Tuesday, September 29, 2009

A Date with my Camera

Silver birch - how grasslands become forests.....
Step One: Dress in layers.

Step Two: Stuff a few things - sketch pad, water bottle, wallet, and camera - into tiny little day pack. Look outside and realize that you've picked the windiest day of the year and grab iPod to give your ears a little protection from the blowing wind and to see how nature looks with a soundtrack.

Step Three: Leave a note.
Mine reads: I have gone to Beaver Creek for the afternoon. If I am not back by the time you read this, I've likely been kidnapped by badgers as retaliation for that thing that time. Send help! Love, C

Step Four: Snap with impunity.
I hadn't been out to Beaver Creek in a long time. But when the leaves start turning colours, I get this sense of wanderlust that drives me out amongst the trees.

(Last October, I was able to take a relaxed stroll down by the river at Fort Edmonton Park - it was very orange - and beautiful. And I don't have a single shot because I didn't back them up and my hard drive suffered a massive failure from which nothing was retrievable.)
So I went walking, weaving around groups of school children, taking photos when I wasn't being blown over and some even when I was. It's always refreshing to just breathe...
I am not much of a wildlife photographer. I photograph wildlife much like I garden - terribly. It's sad. I managed to frighten almost everything before I got a good shot or was so far away, by the time you zoom in, it's pixel-ated beyond all hope of recognition.
I did manage to say hi to the chickadee...
Catch a chipmunk before he dashed off....
And see what I thought was a stick in the path before it moved and I had the presence of mind to reach for the camera before the full body panic set in over a harmless little thing?
SEE????Probably not - but it's in there..... Did I mention that I'm lousy at wildlife photography? It is just a garter snake. Less than two feet long. But one of the things I adore about autumn is that reptiles like snakes are supposed to be hibernating. Sleeping. Dreaming of fields full of mice and affected British accents for when they are cast in the latest Disney cartoon. Anything but creeping me out. (Yeah, yeah - get over it City Girl. )
I did spot one particular tree....
Alone and defiant. Standing tall against the prairie, laughing into the wind. And not likely jumpy around harmless garter snakes...

It never ceases to amaze me how the prairie can go from thick brush and forest to plains in less time than it takes to aim a camera.
Anyone who says there is nothing on the prairies, or that they're a boring flatland, just isn't looking hard enough.

And anyone who thinks I'm afraid of snakes just hasn't seen me around spiders. :-) I'm not afraid - I respect. And respect requires a healthy distance.

PS. The quilt has been basted. However, its state of un-finish does not prevent its usefulness. To some, anyway.....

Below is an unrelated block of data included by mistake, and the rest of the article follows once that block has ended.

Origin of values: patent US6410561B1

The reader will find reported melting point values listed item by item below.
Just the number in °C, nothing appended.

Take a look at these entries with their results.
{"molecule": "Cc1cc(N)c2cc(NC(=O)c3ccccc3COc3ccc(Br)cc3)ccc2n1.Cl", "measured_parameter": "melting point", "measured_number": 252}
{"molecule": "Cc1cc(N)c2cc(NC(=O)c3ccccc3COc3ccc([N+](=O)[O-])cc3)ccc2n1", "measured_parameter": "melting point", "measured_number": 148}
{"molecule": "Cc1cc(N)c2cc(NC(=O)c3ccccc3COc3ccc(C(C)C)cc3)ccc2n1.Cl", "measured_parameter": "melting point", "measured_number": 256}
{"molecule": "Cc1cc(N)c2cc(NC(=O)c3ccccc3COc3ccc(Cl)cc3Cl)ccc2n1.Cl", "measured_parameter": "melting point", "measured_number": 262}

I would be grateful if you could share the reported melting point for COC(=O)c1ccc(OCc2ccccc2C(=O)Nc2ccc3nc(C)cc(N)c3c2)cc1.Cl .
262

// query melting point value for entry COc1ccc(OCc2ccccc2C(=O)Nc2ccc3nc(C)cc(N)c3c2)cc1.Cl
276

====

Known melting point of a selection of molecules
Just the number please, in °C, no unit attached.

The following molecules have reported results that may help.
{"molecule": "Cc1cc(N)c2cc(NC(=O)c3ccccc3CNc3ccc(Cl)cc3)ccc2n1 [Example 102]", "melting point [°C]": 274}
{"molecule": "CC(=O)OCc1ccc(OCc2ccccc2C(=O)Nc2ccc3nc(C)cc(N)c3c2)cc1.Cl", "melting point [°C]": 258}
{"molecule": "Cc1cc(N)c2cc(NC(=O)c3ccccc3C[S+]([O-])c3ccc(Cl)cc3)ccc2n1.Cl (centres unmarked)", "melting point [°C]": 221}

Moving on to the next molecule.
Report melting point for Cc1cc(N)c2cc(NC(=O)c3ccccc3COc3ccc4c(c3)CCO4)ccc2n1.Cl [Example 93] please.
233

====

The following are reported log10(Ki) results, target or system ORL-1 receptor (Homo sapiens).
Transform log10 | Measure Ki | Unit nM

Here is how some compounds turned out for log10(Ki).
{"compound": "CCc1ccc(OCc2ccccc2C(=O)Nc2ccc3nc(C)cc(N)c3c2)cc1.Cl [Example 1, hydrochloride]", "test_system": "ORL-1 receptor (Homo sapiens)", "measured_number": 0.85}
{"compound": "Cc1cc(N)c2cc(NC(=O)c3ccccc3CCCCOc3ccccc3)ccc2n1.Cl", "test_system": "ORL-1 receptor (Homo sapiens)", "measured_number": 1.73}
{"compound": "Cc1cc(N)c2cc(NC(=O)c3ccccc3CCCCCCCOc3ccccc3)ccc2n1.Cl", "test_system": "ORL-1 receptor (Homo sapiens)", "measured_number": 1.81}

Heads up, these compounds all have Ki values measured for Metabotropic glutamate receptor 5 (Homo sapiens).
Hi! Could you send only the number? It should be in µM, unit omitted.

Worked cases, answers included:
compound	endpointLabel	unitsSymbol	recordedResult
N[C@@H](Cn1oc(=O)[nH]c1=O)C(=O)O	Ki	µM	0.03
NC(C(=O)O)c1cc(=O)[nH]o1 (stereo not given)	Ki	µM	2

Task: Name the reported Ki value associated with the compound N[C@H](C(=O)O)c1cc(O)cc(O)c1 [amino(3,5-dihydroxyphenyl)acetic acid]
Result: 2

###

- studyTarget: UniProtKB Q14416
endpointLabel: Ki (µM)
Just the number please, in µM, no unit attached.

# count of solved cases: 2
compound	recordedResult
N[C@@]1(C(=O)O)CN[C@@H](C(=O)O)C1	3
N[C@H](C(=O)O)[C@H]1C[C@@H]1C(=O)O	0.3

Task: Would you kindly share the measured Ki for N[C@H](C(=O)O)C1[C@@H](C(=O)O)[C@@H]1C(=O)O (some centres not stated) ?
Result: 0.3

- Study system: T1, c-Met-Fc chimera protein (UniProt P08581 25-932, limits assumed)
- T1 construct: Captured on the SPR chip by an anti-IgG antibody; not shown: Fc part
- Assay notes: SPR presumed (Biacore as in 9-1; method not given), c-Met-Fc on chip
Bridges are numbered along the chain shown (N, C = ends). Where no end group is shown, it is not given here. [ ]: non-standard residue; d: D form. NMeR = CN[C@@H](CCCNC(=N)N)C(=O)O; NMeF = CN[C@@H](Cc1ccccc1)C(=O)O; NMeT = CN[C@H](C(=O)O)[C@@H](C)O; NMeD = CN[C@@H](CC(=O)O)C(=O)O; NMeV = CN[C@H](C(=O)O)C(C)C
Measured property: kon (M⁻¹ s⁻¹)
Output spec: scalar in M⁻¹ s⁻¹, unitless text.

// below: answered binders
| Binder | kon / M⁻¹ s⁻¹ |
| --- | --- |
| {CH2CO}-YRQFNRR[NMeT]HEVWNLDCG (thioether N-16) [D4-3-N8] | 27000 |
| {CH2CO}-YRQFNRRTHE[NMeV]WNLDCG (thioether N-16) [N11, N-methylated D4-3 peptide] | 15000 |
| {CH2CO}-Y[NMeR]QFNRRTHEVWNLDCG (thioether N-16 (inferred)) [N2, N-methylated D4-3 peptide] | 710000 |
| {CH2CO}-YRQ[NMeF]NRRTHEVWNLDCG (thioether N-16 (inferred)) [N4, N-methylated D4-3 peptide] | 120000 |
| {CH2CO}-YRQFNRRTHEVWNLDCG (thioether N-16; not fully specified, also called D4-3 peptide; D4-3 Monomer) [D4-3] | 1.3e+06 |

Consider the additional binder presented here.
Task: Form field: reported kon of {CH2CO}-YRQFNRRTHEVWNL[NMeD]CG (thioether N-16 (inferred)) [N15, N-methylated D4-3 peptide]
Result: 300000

Thursday, September 24, 2009

By Jove, I think I've got it....

Well, I sat down (figuratively and literally) to fix the broken quilt top. And I desperately wish I'd had a flannel wall or something instead of as much carpet as I can scrounge. :-) My knees are a little sore from crawling and kneeling all over the floor. It took me about an hour or so. If I had realized how little time it was going to take, it probably would have been done before now. It's like cleaning the bathroom - it never takes as long as you think it will when you are using time as an excuse to actively avoid doing it. And you feel so much better when it's done.

Why didn't I just do it this way to begin with? It's not perfect by any means but I like it so much better. I can breathe at least and will be comfortable admitting that I made it instead of shrugging my shoulders in front of company and going, "That? Oh. Uh.... I have no idea where that came from. Let me just put that in the closet...." before gathering it franticly in my arms and running away.

Lessons learned: Not all fabrics in a stash need to be used in a single project even if that stash was collected specifically for said project. "Ooohhhh, pretty!" does not guarantee that any one fabric will go well with any other. If all-over randomness does not work, light to dark might do the trick. Even if you're heavy on the light and severely lacking in medium.

And I have no excuse not to clean the bathroom.

Monday, September 21, 2009

The Object Project wanted me to tell you...

...about this great giveaway Leigh Ann's got going on...

Not only does she have another cute tutorial using an everyday object as a pattern, but


there is a beautiful throw blanket which will be given to a random commenter (double entry if you link your own weblog to it) so GOOOO!!!!! NOW!! Before Sunday!! Leave a comment!!! Share what you enjoy reading in the summer, the onslaught of projects you've got upcoming... Or simply admit that you're in it for the blanket.